In India, the monsoon typically lasts from June to September. However, this year is witnessing an exceptional monsoon. September 30 is officially the last day of monsoon, but a recent update stated that for the first week of October, India will receive heavy rainfall in different states.
According to the India Meteorological Department, India received 94% of the expected rain this year. This is below the rate of ‘normal’ rainfall. A rank between 96% to 104% is considered ‘normal’. As a consequence, the livelihoods of India have been disturbed due to the prolonged monsoon. From Kerala to Mumbai and UP to Kolkata, States are facing difficulties.
Climate scientist Roxy Mathew of the Indian Institute of Tropical Meteorology (IITM) remarked on the situation. He said that the moisture-holding capacity of air has increased for a longer period because of the constant rise in the temperature of the sea and land.
The monsoon is inconsistent across the months. Scientists express that it is a sign that the Earth is warming up due to climate change, causing the air’s capability of holding moisture to increase. According to the report, this year, the annual rainfall started at 9% deficient in June, and in July, shifted to an excess of 13%. Next in August, the weather had a big deficiency of 36%, and eventually, in September, it finished off with a 13% excess.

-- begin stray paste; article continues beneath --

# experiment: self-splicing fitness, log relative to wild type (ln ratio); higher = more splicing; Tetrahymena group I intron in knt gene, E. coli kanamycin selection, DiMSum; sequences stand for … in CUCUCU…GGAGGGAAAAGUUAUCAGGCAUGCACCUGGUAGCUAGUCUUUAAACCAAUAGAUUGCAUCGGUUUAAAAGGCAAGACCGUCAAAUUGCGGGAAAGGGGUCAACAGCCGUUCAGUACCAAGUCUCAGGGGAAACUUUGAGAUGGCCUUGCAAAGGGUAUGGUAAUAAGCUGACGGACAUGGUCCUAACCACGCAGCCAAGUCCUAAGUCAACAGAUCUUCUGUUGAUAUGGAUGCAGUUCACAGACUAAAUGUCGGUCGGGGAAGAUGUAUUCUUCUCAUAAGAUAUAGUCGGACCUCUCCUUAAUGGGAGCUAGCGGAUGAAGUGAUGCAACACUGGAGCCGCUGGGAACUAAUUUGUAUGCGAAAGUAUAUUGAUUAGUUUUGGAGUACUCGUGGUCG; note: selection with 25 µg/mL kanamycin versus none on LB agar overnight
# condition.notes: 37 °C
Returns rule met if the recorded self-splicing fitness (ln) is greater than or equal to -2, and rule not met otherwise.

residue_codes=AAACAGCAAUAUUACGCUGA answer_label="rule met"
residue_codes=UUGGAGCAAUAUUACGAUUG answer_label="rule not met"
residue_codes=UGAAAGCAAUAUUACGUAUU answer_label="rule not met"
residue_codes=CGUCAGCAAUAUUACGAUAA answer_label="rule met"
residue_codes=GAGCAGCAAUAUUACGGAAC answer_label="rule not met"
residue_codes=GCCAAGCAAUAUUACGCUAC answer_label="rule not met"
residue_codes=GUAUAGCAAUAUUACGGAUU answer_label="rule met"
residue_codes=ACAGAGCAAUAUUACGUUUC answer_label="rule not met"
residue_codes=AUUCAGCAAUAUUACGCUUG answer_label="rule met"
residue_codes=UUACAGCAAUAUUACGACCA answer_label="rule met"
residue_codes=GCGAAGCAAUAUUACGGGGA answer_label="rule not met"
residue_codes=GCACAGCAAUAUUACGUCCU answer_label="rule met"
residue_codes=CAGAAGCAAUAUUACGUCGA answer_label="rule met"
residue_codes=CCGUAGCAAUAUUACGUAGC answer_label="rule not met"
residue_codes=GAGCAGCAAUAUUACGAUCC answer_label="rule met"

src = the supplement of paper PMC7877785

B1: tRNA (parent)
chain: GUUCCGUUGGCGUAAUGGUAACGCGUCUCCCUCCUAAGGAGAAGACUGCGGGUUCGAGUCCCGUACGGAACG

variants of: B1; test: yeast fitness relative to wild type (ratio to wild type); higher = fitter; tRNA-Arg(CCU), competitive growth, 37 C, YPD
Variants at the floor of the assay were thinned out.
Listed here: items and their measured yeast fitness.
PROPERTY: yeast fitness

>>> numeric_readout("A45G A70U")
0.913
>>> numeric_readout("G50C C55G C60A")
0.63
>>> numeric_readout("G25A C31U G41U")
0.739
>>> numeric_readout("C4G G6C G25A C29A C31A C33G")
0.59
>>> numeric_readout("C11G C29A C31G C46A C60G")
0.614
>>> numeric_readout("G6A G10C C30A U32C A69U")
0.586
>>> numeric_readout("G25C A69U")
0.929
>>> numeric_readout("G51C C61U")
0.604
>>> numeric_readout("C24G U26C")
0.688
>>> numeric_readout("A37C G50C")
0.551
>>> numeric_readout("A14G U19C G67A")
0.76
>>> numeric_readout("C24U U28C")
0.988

However, scientists say unpredictable rainfall in September was due to the conditions in the Bay of Bengal and the Indian Ocean. The fourth month of the monsoon in India at 96% LPA(Long Period Average) is the impact of El Nino due to the increase of sea surface temperatures.
Additionally, the forecast said that the monthly rainfall over the country during October 2023 is likely to be normal at 85-115 % of the LPA.
For the people of India, this meant more humid and hot days. For farmers, it is undependable for their harvesting. For states such as Telangana, Karnataka, and West Bengal, there is large-scale destruction of lives, infrastructures, homes, and livelihoods. However, the report says that eastern India—Nagaland, Assam, Tripura, Arunachal Pradesh, Manipur, and Bihar received deficient rainfall.
Besides this, the north Indian state of Himachal Pradesh was also hit by the floods due to mini-cloud bursts in July (6-15) and August (10-15). However, some other parts of the country like Konkan and Chandigarh also witnessed exceptional rainfall in July.
The month of October is a festive season in India. Farmers and businessmen are eagerly waiting for this season to engage in large-scale business activities. But monsoon has hit the high market at a time that can affect the festive business.
Nevertheless, now is the time to hope to recover and resume the lifestyle.
Edited by: Mariyam Qureshi
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